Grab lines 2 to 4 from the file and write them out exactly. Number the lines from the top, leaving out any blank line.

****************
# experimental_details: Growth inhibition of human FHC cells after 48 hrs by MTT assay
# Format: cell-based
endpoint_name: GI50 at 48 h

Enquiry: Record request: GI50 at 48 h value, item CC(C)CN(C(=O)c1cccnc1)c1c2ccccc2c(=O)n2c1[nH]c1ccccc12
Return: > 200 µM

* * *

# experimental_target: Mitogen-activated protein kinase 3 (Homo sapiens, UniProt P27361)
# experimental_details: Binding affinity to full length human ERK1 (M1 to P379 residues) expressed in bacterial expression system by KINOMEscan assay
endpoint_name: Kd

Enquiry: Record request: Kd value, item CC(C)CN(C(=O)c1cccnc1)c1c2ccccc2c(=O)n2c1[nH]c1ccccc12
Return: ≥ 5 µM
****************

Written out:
# Format: cell-based
endpoint_name: GI50 at 48 h

Enquiry: Record request: GI50 at 48 h value, item CC(C)CN(C(=O)c1cccnc1)c1c2ccccc2c(=O)n2c1[nH]c1ccccc12